New Normal, Have you Noticed?
How are you feeling these days? Already used to your 24/7 office life, that comes with housekeeping, daycare, teaching, and managing practically everything else you could think of while being at home?
Not to mention at the same time 6 million coaches are popping up on Linked In with their sponsored mail, claiming to have the perfect solution, offering yet another workshop to create an amazing work-life balance. While that might be true, change doesn’t just happen overnight. There is no one-day wonder workshop. Ironically, committing to a program that will genuinely make a difference to cope with the ‘New Normal’, takes time and effort, that I’m guessing you don’t have enough of.
Does this mean that there is nothing you can do when time is scarce, yet of the essence? Nope! You can still do a little that will make all the difference. Let’s first have a look at Mindfulness, a popular technique companies love to implement for their team.
In short, mindfulness revolves around bringing one’s full attention to the present moment without judging the occurring thoughts and emotions.
Lately, mindfulness has come under a lot of criticism. Instead of a calm mind, for some, this technique causes more confusion resulting in a distant feel from their own humanity.
I first noticed this, giving a workshop in a corporate environment where I was appointed to help employees be more present and less distracted at work.
I started wondering if I should have done anything differently with the program that I specially tailored to their needs. However for some, it clearly seemed to work well, but for others, it didn’t.
When I looked more into it, I came across several pieces of research discussing the negative aspects of mindfulness, such as disorientation, stultification, creativity loss, but also self-sabotaging side effects as false memories, mania, and in some cases even narcissism. These disadvantages had one phenomenon in common: feeling disconnected.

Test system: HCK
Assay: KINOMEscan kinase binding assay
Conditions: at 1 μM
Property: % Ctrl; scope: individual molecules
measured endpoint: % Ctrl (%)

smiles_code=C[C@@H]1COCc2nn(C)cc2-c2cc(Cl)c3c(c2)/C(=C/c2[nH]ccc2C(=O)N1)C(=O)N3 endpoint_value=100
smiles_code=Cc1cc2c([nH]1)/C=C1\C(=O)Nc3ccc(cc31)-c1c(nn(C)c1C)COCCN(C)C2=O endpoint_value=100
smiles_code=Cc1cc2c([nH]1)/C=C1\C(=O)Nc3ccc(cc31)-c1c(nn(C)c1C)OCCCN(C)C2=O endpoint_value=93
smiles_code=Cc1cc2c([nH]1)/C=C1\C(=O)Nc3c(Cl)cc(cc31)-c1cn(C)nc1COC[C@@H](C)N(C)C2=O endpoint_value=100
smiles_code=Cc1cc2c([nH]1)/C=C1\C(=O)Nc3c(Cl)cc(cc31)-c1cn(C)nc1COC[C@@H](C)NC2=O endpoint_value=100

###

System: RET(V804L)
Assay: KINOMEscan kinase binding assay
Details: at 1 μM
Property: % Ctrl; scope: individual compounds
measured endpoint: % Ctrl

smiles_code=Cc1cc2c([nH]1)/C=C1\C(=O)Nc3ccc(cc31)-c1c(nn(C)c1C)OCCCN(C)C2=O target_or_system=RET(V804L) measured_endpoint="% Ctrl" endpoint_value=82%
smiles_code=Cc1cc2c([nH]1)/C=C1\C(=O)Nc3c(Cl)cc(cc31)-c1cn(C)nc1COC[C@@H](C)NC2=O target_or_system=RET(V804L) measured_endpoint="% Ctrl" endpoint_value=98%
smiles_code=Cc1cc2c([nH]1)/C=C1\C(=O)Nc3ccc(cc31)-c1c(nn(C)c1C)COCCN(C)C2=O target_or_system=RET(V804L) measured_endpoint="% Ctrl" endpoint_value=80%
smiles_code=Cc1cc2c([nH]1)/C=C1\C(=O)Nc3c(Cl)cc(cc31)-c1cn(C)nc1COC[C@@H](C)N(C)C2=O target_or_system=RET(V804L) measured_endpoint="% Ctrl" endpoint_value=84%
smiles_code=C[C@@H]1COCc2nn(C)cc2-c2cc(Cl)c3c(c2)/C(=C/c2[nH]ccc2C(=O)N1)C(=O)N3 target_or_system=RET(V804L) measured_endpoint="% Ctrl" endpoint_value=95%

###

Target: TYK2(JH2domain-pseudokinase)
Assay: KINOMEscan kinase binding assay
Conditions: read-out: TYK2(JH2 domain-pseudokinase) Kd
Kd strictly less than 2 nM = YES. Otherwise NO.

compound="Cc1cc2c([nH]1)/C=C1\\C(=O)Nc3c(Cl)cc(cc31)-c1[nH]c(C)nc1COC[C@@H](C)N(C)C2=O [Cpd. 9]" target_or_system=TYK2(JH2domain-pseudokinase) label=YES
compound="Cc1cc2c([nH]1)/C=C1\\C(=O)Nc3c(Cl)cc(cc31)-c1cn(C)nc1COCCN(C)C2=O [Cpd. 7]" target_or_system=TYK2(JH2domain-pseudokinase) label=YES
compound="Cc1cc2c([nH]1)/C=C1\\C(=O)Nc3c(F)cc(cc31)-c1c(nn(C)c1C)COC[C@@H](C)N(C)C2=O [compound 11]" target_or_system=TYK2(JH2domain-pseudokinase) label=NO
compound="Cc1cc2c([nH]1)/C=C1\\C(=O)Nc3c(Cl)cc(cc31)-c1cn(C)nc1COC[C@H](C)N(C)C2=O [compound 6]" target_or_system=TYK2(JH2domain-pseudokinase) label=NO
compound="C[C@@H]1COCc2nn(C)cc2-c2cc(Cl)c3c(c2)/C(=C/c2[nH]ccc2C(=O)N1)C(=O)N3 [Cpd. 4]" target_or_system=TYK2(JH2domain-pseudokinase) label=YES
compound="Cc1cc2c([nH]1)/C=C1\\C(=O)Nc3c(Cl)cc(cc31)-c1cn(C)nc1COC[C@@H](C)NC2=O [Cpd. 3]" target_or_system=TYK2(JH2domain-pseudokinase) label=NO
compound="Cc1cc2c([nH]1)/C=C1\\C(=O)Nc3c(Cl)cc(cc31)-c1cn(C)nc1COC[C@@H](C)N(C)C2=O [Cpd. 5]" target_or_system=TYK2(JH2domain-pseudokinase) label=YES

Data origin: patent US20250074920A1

And if there was ever a time that we can not afford to feel disconnected for too long, that time is now. I didn’t want to pile on more disconnection, so I got curious about what I could do.
I learned that before me, some coaches had tried to teach them to clear their minds, while others wanted them to focus on just one thing, all to ultimately detach from what was going on around them and be more ‘in the moment’. But let’s be honest, ‘the moment’ sucks right now. A lot of mixed messages to those who were unfamiliar with spiritual practices.
But here’s what I think. When we want to be fully present and in the moment, why not start with noticing people instead of focussing on objects and environments waiting to become one with them.
Especially today, this is more important than ever. Social interactions are challenged, so this is where our focus should be most to make and feel the real difference.
As a sociologist I know of many scientific pieces of research that prove these little moments, how insignificant they might seem, could add years to one’s life.
Would you like to feel better and more connected?
Start noticing the beauty of what is closest to your ‘being’, ‘People’. Notice People.
Notice the colleague holding the elevator, the baker’s smile when he hands over the bread, the bus driver waiting for the kid trying to catch it, the gentleman escorting an old lady crossing the street. In other words, notice the love in people.
Of course, there is always this very smart person who asks me “But what if they don’t smile?” Then you go and be the one who smiles first! Help the old lady cross, or seize whatever opportunity comes to act out of kindness.
And for whom an act of kindness is a bridge too far…try being nice, just nice. Gradually these acts of niceness will shift into kindness, compassion, and gratitude(yes without keeping a gratitude journal or sitting in a lotus position).
Stop beating yourself up about being distracted, not being able to sit still and see the bigger picture. Every great painting started with the first stroke of paint. Start your bigger picture with a smile, a joke a dance, a song. Mindfulness doesn’t necessarily mean that it has to be passive or for lack of a better word, boring. Just because it’s good for you, doesn’t mean it has to be unenjoyable.
On a final note, I challenge you. Keep this simple technique up for 30 days, and I promise you, lots of aspects in your life will change, start to make sense, and fall in their place. Which, let’s be honest, is the ultimate goal of Mindfulness.